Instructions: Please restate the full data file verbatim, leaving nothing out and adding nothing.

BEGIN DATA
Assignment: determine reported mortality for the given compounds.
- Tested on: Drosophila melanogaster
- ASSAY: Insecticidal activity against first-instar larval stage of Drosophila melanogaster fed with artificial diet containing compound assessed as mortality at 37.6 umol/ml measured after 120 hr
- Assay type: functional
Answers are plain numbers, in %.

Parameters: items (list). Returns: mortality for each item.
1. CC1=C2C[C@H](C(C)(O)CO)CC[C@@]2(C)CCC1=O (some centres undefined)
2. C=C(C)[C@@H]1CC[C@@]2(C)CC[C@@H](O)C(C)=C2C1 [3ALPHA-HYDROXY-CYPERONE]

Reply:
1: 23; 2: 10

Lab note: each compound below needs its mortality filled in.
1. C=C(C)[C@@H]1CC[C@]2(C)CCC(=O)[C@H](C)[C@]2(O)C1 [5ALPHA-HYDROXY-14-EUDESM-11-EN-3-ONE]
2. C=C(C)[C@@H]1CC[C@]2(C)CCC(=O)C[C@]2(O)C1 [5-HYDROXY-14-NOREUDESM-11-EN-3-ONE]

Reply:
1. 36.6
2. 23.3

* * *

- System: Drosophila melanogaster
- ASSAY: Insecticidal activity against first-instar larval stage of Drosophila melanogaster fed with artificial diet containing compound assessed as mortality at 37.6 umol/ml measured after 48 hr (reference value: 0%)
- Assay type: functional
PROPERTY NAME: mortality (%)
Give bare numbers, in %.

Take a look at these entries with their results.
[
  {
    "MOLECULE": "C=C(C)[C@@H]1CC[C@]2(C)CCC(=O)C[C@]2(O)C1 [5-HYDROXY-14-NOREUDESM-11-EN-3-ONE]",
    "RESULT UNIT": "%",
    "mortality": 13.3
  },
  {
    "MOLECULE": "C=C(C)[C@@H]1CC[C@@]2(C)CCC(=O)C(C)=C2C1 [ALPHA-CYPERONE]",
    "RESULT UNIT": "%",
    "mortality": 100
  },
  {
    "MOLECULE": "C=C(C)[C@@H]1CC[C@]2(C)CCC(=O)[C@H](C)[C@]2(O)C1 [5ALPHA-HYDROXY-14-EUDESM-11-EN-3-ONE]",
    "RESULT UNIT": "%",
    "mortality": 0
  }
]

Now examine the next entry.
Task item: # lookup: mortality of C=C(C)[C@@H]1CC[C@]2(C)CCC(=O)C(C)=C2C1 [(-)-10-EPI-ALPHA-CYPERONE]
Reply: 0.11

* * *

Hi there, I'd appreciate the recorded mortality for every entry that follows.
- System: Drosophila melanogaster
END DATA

Assignment: determine reported mortality for the given compounds.
- Tested on: Drosophila melanogaster
- ASSAY: Insecticidal activity against first-instar larval stage of Drosophila melanogaster fed with artificial diet containing compound assessed as mortality at 37.6 umol/ml measured after 120 hr
- Assay type: functional
Answers are plain numbers, in %.

Parameters: items (list). Returns: mortality for each item.
1. CC1=C2C[C@H](C(C)(O)CO)CC[C@@]2(C)CCC1=O (some centres undefined)
2. C=C(C)[C@@H]1CC[C@@]2(C)CC[C@@H](O)C(C)=C2C1 [3ALPHA-HYDROXY-CYPERONE]

Reply:
1: 23; 2: 10

Lab note: each compound below needs its mortality filled in.
1. C=C(C)[C@@H]1CC[C@]2(C)CCC(=O)[C@H](C)[C@]2(O)C1 [5ALPHA-HYDROXY-14-EUDESM-11-EN-3-ONE]
2. C=C(C)[C@@H]1CC[C@]2(C)CCC(=O)C[C@]2(O)C1 [5-HYDROXY-14-NOREUDESM-11-EN-3-ONE]

Reply:
1. 36.6
2. 23.3

* * *

- System: Drosophila melanogaster
- ASSAY: Insecticidal activity against first-instar larval stage of Drosophila melanogaster fed with artificial diet containing compound assessed as mortality at 37.6 umol/ml measured after 48 hr (reference value: 0%)
- Assay type: functional
PROPERTY NAME: mortality (%)
Give bare numbers, in %.

Take a look at these entries with their results.
[
  {
    "MOLECULE": "C=C(C)[C@@H]1CC[C@]2(C)CCC(=O)C[C@]2(O)C1 [5-HYDROXY-14-NOREUDESM-11-EN-3-ONE]",
    "RESULT UNIT": "%",
    "mortality": 13.3
  },
  {
    "MOLECULE": "C=C(C)[C@@H]1CC[C@@]2(C)CCC(=O)C(C)=C2C1 [ALPHA-CYPERONE]",
    "RESULT UNIT": "%",
    "mortality": 100
  },
  {
    "MOLECULE": "C=C(C)[C@@H]1CC[C@]2(C)CCC(=O)[C@H](C)[C@]2(O)C1 [5ALPHA-HYDROXY-14-EUDESM-11-EN-3-ONE]",
    "RESULT UNIT": "%",
    "mortality": 0
  }
]

Now examine the next entry.
Task item: # lookup: mortality of C=C(C)[C@@H]1CC[C@]2(C)CCC(=O)C(C)=C2C1 [(-)-10-EPI-ALPHA-CYPERONE]
Reply: 0.11

* * *

Hi there, I'd appreciate the recorded mortality for every entry that follows.
- System: Drosophila melanogaster